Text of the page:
a claim under the MCPA.   

Shady Grove Opinions

The Supreme Court in Shady Grove faced the question of whether a
New York state law that prohibits class actions in suits seeking
penalties or statutory minimum damages precludes a federal district
court sitting in diversity from entertaining a class action under
Federal Rule of Civil Procedure 23. The Supreme Court answered no.
Supreme Court's decision in Shady Grove, however, consisted of a
four-justice plurality, a lone-justice concurrence, and a
four-justice dissent. The Court briefly will address, in turn, each
of these opinions.

Four-Justice Plurality Opinion

The four-justice plurality in Shady Grove employed a two-prong
analysis in determining whether the New York statute or Rule 23
governed whether the plaintiffs could litigate a class action
lawsuit in a federal district court sitting in diversity. First,
the Supreme Court determined whether Rule 23 answers the question
in dispute. The Supreme Court concluded that Rule 23 provides a
one-size-fits-all formula for deciding the class-action question.
The New York statute also answered the question in dispute. The New
York statute, because of the relief it seeks, however, fails to
apply in diversity suits unless Rule 23 is ultra vires.

Justice Steven's Concurrence

Justice Steven's agreed with the four-justice plurality, that Rule
23, rather than the New York statute, applied in the case at bar.
Justice Stevens equally agreed with the four-justice dissent,
however, that there exist "some state procedural rules that federal
courts must apply in diversity cases because they function as a
part of the State's definition of substantive rights and remedies.

Justice Stevens agreed that the two-step framework, as used by the
four-justice plurality, proved applicable to the instant issue in
dispute. Justice Stevens nonetheless disagreed on what application
of prong two entails. Upon satisfaction of prong one, the court
must decide whether application of the federal rule represents a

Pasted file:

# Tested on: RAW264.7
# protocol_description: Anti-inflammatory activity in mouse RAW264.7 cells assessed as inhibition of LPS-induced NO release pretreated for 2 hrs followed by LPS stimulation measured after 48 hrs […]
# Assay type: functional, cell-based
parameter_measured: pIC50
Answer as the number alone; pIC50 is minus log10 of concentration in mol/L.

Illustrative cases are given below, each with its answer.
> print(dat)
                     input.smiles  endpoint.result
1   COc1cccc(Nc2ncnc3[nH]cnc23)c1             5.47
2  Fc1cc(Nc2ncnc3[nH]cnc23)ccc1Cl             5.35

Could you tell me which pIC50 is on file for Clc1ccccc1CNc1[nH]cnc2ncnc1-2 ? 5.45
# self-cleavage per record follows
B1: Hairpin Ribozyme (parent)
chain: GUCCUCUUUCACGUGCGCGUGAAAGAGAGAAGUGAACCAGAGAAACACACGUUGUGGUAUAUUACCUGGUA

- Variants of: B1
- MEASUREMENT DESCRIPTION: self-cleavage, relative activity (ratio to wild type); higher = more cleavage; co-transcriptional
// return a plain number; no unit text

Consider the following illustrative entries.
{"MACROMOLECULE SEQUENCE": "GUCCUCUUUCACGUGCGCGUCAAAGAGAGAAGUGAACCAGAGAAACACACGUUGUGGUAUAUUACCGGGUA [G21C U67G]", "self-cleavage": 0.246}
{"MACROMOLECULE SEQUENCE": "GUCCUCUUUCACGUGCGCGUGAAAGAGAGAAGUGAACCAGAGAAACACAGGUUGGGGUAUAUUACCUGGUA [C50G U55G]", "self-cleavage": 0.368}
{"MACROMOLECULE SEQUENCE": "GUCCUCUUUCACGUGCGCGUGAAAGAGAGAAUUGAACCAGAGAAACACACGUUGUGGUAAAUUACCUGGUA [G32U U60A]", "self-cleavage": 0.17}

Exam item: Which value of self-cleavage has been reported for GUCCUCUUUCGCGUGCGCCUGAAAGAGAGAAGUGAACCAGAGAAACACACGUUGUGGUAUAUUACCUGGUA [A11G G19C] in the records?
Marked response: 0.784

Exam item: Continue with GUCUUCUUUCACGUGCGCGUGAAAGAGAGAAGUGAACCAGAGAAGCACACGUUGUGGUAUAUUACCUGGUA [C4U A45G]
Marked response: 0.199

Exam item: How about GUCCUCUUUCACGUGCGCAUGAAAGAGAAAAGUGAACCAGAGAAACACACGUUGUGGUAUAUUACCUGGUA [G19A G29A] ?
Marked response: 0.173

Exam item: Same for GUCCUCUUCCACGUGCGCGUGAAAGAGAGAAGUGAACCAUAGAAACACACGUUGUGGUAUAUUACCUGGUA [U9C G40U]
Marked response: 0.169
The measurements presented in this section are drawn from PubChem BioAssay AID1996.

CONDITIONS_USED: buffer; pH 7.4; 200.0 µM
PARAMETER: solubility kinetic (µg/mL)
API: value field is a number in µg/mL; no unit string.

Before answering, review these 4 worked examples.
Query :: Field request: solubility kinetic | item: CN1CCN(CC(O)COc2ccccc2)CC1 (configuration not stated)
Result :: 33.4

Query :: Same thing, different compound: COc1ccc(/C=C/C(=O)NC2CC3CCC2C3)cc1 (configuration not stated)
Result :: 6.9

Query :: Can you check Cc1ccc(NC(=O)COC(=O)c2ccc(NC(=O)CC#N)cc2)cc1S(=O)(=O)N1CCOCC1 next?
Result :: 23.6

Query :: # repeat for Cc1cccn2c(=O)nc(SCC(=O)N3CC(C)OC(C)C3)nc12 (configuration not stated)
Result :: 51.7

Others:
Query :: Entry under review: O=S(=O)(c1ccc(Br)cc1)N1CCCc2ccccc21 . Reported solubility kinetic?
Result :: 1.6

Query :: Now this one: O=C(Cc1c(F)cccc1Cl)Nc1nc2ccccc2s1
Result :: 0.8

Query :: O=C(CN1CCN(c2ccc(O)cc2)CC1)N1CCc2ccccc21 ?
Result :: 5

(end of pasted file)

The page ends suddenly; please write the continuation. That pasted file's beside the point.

valid exercise of the rulemaking authority bestowed on this Court
by the Rules Enabling Act. As noted by the four-justice plurality,
the Rules Enabling Act mandates that federal rules not abridge,
enlarge or modify any substantive right.

Justice Ginsburg's Dissent

Justice Ginsburg, along with Justice Kennedy, Justice Breyer, and
Justice Alito, dissented from the plurality's opinion. Justice
Ginsburg explains that a federal rule applies in diversity suits if
the rule controls an issue and directly conflicts with state law
and remains consonant with the Rules Enabling Act. The Rules of
Decision Act controls where there exists no federal rule or statute
that governs the issue in dispute.  

Justice Ginsburg reasons that the legislative history of the New
Statute at issue supports that the statute fails to collide with
Rule 23. Rule 23 describes a method of enforcing a claim for
relief, while Section 901(b) defines the dimensions of the claim
itself. The inquiry then becomes whether application of the state
rule would have so important an effect upon the fortunes of one or
both of the litigants that failure to apply it would be likely to
cause a plaintiff to choose the federal court. The dissent
concludes that the New York statute's "limitation on the recovery
of statutory damages applies in this case.

MCPA and Rule 23 Conflict

Justice Stevens's concurrence similarly fails to constitute logical
subset of the dissenting opinion. Justice Stevens agreed with
Justice Ginsburg's reasoning that there exists state procedural
rules that function as part of a state's defined substantive rights
and remedies that would require a federal court sitting in
diversity to apply the state law in lieu of the federal procedural
law. Justice Stevens's agreement with the plurality, and the
differing prong one inquiry than the inquiry proposed by the
dissent, logically lead the Court to conclude that the dissent does
not subsume Justice Stevens's concurrence.

The Court, unless, and until, the Ninth Circuit address the
conflict between MCPA and Rule 23, will continue to apply the
portion of Shady Grove to which a majority of justices agreed. This
approach translates to the Court applying Rule 23, instead of the